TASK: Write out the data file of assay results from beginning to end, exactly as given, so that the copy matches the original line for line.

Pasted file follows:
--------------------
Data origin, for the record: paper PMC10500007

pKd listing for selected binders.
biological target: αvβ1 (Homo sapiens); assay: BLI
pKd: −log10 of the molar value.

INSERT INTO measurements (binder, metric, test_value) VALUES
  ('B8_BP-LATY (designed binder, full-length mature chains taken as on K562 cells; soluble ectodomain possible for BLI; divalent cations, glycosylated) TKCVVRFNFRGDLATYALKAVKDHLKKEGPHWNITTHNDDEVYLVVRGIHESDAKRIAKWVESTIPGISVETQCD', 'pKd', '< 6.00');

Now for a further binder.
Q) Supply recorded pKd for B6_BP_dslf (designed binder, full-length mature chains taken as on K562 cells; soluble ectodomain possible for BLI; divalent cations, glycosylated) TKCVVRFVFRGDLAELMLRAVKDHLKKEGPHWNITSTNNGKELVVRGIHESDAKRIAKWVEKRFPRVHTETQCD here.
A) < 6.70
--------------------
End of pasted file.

Data origin, for the record: paper PMC10500007

pKd listing for selected binders.
biological target: αvβ1 (Homo sapiens); assay: BLI
pKd: −log10 of the molar value.

INSERT INTO measurements (binder, metric, test_value) VALUES
  ('B8_BP-LATY (designed binder, full-length mature chains taken as on K562 cells; soluble ectodomain possible for BLI; divalent cations, glycosylated) TKCVVRFNFRGDLATYALKAVKDHLKKEGPHWNITTHNDDEVYLVVRGIHESDAKRIAKWVESTIPGISVETQCD', 'pKd', '< 6.00');

Now for a further binder.
Q) Supply recorded pKd for B6_BP_dslf (designed binder, full-length mature chains taken as on K562 cells; soluble ectodomain possible for BLI; divalent cations, glycosylated) TKCVVRFVFRGDLAELMLRAVKDHLKKEGPHWNITSTNNGKELVVRGIHESDAKRIAKWVEKRFPRVHTETQCD here.
A) < 6.70